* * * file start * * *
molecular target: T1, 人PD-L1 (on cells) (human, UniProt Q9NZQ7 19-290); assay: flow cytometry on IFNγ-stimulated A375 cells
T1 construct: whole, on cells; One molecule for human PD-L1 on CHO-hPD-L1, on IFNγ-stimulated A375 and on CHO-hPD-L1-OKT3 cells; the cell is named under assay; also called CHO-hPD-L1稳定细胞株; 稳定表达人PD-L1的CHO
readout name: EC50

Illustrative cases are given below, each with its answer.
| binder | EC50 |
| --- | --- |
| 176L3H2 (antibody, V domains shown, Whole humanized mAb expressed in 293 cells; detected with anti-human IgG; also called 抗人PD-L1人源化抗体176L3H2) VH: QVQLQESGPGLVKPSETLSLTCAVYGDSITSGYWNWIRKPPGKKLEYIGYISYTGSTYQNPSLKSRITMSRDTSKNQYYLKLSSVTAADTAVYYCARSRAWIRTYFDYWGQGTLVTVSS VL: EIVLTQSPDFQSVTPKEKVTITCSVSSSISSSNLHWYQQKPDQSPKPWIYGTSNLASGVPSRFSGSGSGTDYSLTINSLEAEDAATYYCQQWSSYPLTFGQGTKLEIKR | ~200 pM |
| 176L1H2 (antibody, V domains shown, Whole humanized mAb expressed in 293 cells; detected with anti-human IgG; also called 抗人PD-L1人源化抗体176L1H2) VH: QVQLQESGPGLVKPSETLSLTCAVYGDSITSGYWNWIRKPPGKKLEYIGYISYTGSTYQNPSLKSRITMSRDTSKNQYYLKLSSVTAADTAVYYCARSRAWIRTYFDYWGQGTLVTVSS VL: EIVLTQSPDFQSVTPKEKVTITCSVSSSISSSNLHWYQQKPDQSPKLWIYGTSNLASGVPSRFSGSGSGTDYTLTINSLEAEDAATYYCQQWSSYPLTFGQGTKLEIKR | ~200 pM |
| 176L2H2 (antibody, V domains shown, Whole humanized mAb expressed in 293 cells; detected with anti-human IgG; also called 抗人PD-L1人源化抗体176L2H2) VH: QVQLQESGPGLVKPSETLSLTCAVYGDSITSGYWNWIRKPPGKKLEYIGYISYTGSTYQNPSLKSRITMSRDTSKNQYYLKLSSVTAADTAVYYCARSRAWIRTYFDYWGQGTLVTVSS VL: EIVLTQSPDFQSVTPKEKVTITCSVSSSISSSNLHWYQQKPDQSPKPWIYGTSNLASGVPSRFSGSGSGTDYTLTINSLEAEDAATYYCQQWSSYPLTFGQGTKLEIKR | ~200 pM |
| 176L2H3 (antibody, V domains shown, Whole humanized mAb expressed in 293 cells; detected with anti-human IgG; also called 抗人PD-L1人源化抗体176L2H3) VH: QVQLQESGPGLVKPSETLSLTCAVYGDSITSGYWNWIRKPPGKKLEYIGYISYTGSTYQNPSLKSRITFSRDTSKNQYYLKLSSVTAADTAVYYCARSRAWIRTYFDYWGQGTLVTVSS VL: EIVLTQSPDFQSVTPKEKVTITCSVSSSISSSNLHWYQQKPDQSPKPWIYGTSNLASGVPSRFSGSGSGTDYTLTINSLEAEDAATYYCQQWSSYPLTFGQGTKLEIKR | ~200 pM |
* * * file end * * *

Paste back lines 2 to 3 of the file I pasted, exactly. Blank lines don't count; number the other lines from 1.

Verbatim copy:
T1 construct: whole, on cells; One molecule for human PD-L1 on CHO-hPD-L1, on IFNγ-stimulated A375 and on CHO-hPD-L1-OKT3 cells; the cell is named under assay; also called CHO-hPD-L1稳定细胞株; 稳定表达人PD-L1的CHO
readout name: EC50